SYDNEY, Feb. 2 (Xinhua) -- The radioactive capsule, which contained 19 gigabecquerels of Caesium-137, is currently traveling from Newman to Perth in a convoy of vehicles, authorities in Western Australia (WA) confirmed on Thursday.
After an operation led by the state's Department of Fire and Emergency Services (DFES), the tiny capsule - 8 mm high by 6 mm round - remains in a radiation-proof lead container and is being escorted by 14 personnel from DFES, the Australian Defence Force and the Australian Nuclear and Science Technology Organisation.
"There's no chance of escape this time, no matter how bad the vibrations," the DFES said in a statement.
The capsule will be stored by WA Health when it arrives in Perth, as the department is the regulatory authority and has a facility to store it safely.
Earlier, mining company Rio Tinto expressed its gratitude to search crews for locating the missing capsule, which was lost in transit from the company's Gudai-Darri iron ore mine in the Pilbara region.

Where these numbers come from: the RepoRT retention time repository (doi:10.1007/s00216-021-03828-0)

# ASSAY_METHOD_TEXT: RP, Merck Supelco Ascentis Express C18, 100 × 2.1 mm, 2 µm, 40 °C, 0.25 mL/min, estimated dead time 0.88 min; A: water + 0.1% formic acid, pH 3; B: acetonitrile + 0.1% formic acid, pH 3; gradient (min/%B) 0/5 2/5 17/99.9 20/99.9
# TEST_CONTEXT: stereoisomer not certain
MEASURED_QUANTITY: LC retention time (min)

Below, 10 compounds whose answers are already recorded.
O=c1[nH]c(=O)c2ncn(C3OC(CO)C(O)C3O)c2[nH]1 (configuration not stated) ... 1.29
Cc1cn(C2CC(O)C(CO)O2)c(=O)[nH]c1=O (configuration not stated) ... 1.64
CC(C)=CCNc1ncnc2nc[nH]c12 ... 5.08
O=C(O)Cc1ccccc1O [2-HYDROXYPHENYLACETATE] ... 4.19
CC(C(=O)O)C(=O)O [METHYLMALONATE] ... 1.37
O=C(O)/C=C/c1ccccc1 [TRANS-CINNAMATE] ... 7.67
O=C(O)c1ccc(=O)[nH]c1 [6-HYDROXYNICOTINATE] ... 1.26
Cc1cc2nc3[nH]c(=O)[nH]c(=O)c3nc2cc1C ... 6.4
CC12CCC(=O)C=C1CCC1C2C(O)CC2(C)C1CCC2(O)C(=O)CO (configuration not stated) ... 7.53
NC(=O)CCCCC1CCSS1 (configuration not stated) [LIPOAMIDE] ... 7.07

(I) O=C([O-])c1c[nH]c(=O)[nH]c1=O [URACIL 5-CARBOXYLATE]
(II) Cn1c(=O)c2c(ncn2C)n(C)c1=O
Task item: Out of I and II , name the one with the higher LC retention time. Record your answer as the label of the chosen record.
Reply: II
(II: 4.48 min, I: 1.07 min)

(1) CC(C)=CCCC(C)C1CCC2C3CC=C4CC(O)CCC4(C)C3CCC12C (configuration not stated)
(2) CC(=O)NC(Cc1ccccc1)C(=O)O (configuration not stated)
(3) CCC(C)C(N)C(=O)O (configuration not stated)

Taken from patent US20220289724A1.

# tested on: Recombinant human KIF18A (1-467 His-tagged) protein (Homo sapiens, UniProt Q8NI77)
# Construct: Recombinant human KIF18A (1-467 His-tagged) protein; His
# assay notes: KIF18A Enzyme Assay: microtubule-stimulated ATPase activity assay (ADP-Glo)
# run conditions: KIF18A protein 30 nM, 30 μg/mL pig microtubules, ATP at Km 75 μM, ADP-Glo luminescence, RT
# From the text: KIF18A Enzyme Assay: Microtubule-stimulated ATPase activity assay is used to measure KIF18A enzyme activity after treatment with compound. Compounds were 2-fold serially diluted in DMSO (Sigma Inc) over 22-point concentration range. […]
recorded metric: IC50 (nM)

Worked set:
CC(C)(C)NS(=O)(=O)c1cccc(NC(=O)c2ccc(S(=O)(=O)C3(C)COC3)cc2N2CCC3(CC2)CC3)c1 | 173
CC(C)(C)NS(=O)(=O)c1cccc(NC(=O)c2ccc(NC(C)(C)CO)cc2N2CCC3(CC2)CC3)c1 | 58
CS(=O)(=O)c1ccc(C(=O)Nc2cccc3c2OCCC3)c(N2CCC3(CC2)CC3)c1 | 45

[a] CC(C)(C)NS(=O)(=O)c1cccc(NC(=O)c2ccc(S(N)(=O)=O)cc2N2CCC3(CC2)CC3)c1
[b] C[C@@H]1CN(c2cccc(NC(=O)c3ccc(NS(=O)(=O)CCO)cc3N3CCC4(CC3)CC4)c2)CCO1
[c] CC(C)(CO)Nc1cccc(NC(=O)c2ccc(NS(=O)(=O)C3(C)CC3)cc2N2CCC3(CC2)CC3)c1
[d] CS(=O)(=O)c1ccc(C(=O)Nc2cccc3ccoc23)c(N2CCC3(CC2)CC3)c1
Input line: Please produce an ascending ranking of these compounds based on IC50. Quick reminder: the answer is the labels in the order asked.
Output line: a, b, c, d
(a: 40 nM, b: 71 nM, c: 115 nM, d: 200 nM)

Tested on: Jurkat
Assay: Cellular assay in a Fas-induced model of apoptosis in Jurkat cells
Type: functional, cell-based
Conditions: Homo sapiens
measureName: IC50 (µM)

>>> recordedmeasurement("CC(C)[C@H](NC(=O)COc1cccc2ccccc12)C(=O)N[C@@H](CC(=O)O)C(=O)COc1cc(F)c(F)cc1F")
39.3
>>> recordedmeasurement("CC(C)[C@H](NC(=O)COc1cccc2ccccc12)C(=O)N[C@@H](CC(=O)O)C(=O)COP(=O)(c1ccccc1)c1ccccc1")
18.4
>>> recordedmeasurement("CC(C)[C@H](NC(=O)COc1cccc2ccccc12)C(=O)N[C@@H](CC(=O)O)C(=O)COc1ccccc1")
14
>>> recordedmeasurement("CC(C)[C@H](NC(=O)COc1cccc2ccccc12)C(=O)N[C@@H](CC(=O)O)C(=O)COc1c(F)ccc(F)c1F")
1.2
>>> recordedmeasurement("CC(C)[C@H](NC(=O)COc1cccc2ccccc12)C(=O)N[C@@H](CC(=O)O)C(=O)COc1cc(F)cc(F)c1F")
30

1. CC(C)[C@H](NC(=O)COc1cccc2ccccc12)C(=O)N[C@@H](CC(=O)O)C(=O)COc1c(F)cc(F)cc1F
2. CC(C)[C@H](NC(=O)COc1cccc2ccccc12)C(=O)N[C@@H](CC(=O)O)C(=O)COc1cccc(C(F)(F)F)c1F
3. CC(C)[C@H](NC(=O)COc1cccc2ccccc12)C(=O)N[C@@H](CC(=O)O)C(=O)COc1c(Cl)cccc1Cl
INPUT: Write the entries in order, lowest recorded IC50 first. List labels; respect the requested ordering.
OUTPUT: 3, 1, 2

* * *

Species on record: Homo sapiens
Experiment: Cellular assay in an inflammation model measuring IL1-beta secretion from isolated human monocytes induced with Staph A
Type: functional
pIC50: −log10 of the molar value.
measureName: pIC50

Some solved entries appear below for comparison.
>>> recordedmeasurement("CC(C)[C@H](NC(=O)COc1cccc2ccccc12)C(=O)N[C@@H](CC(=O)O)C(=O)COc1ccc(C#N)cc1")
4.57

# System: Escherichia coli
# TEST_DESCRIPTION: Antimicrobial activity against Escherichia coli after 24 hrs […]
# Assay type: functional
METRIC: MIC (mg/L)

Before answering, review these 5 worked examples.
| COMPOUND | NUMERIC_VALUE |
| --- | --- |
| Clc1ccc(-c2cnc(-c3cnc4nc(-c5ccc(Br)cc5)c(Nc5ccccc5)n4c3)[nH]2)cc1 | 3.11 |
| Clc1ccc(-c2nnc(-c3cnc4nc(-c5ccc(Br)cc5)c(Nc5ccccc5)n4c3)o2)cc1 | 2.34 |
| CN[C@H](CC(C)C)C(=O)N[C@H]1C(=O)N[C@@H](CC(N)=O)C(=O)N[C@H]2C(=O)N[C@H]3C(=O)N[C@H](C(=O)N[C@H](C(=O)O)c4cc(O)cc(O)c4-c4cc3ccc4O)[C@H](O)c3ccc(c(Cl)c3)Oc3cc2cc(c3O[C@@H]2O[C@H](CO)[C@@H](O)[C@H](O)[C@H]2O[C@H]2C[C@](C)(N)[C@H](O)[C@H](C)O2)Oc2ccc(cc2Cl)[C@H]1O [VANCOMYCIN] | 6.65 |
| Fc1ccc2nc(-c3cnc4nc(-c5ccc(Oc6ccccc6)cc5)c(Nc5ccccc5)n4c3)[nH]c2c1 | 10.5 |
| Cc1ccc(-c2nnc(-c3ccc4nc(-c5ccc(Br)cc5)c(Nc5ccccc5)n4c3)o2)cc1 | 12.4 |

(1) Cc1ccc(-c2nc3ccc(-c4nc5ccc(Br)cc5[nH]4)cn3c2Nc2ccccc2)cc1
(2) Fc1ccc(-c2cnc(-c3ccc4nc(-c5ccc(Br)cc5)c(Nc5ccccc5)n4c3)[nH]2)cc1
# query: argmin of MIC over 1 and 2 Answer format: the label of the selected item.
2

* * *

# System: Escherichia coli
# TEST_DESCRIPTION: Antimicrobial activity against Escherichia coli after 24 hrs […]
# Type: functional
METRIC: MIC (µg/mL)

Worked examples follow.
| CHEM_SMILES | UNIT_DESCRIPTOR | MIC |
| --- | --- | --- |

"While the recovery of the capsule is a great testament to the skill and tenacity of the search team, the fact is it should never have been lost in the first place," said Rio Tinto Iron Ore Chief Executive Simon Trott.
"We are taking this incident very seriously and are undertaking a full and thorough investigation into how it happened," he added.
The company also made it clear that the device involved is an industrial gauge which commonly applies in the mining industry. In this case, it was used to measure iron ore feed in the crushing circuit of the fixed plant.
According to Rio Tinto, the capsule is small, round and stainless steel, and forms part of a level sensor (gauge) that is used in some fixed plant assets.